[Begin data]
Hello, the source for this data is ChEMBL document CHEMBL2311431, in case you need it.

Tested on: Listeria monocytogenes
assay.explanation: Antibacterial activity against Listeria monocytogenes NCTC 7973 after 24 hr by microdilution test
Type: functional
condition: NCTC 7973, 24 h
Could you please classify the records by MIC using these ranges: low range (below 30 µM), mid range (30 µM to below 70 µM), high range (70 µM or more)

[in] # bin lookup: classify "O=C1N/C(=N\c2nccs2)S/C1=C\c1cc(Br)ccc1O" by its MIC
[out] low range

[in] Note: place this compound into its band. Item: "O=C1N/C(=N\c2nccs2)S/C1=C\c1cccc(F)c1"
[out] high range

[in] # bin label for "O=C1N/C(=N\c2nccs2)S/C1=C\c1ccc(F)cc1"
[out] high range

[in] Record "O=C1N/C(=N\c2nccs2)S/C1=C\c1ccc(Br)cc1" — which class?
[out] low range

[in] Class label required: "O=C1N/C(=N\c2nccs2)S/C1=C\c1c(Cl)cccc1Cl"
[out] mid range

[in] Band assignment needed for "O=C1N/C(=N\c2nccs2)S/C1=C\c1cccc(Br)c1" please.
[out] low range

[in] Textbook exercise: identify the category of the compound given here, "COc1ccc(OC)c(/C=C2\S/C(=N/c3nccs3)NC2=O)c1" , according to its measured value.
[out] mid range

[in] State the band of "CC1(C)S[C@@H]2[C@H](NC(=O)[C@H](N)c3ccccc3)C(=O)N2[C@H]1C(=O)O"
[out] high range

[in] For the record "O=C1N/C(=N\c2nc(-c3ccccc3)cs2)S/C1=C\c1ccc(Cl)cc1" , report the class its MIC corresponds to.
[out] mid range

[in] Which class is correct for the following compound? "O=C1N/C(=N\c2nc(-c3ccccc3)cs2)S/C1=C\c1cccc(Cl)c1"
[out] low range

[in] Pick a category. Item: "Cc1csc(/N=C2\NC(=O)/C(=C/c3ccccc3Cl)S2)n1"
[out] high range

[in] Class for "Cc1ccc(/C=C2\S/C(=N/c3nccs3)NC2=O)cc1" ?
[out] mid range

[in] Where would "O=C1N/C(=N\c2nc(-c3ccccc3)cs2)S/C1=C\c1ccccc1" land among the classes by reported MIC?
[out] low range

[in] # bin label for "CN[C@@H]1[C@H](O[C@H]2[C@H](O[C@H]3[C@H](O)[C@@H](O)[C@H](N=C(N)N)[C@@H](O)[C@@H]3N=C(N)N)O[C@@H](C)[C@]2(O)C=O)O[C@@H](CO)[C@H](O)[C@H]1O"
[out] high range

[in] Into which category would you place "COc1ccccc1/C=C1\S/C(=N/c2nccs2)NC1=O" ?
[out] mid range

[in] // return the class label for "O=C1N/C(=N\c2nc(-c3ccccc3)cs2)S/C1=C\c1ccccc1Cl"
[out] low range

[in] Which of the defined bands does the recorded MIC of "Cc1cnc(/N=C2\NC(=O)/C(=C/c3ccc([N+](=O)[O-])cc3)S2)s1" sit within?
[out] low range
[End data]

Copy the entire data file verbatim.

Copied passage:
Hello, the source for this data is ChEMBL document CHEMBL2311431, in case you need it.

Tested on: Listeria monocytogenes
assay.explanation: Antibacterial activity against Listeria monocytogenes NCTC 7973 after 24 hr by microdilution test
Type: functional
condition: NCTC 7973, 24 h
Could you please classify the records by MIC using these ranges: low range (below 30 µM), mid range (30 µM to below 70 µM), high range (70 µM or more)

[in] # bin lookup: classify "O=C1N/C(=N\c2nccs2)S/C1=C\c1cc(Br)ccc1O" by its MIC
[out] low range

[in] Note: place this compound into its band. Item: "O=C1N/C(=N\c2nccs2)S/C1=C\c1cccc(F)c1"
[out] high range

[in] # bin label for "O=C1N/C(=N\c2nccs2)S/C1=C\c1ccc(F)cc1"
[out] high range

[in] Record "O=C1N/C(=N\c2nccs2)S/C1=C\c1ccc(Br)cc1" — which class?
[out] low range

[in] Class label required: "O=C1N/C(=N\c2nccs2)S/C1=C\c1c(Cl)cccc1Cl"
[out] mid range

[in] Band assignment needed for "O=C1N/C(=N\c2nccs2)S/C1=C\c1cccc(Br)c1" please.
[out] low range

[in] Textbook exercise: identify the category of the compound given here, "COc1ccc(OC)c(/C=C2\S/C(=N/c3nccs3)NC2=O)c1" , according to its measured value.
[out] mid range

[in] State the band of "CC1(C)S[C@@H]2[C@H](NC(=O)[C@H](N)c3ccccc3)C(=O)N2[C@H]1C(=O)O"
[out] high range

[in] For the record "O=C1N/C(=N\c2nc(-c3ccccc3)cs2)S/C1=C\c1ccc(Cl)cc1" , report the class its MIC corresponds to.
[out] mid range

[in] Which class is correct for the following compound? "O=C1N/C(=N\c2nc(-c3ccccc3)cs2)S/C1=C\c1cccc(Cl)c1"
[out] low range

[in] Pick a category. Item: "Cc1csc(/N=C2\NC(=O)/C(=C/c3ccccc3Cl)S2)n1"
[out] high range

[in] Class for "Cc1ccc(/C=C2\S/C(=N/c3nccs3)NC2=O)cc1" ?
[out] mid range

[in] Where would "O=C1N/C(=N\c2nc(-c3ccccc3)cs2)S/C1=C\c1ccccc1" land among the classes by reported MIC?
[out] low range

[in] # bin label for "CN[C@@H]1[C@H](O[C@H]2[C@H](O[C@H]3[C@H](O)[C@@H](O)[C@H](N=C(N)N)[C@@H](O)[C@@H]3N=C(N)N)O[C@@H](C)[C@]2(O)C=O)O[C@@H](CO)[C@H](O)[C@H]1O"
[out] high range

[in] Into which category would you place "COc1ccccc1/C=C1\S/C(=N/c2nccs2)NC1=O" ?
[out] mid range

[in] // return the class label for "O=C1N/C(=N\c2nc(-c3ccccc3)cs2)S/C1=C\c1ccccc1Cl"
[out] low range

[in] Which of the defined bands does the recorded MIC of "Cc1cnc(/N=C2\NC(=O)/C(=C/c3ccc([N+](=O)[O-])cc3)S2)s1" sit within?
[out] low range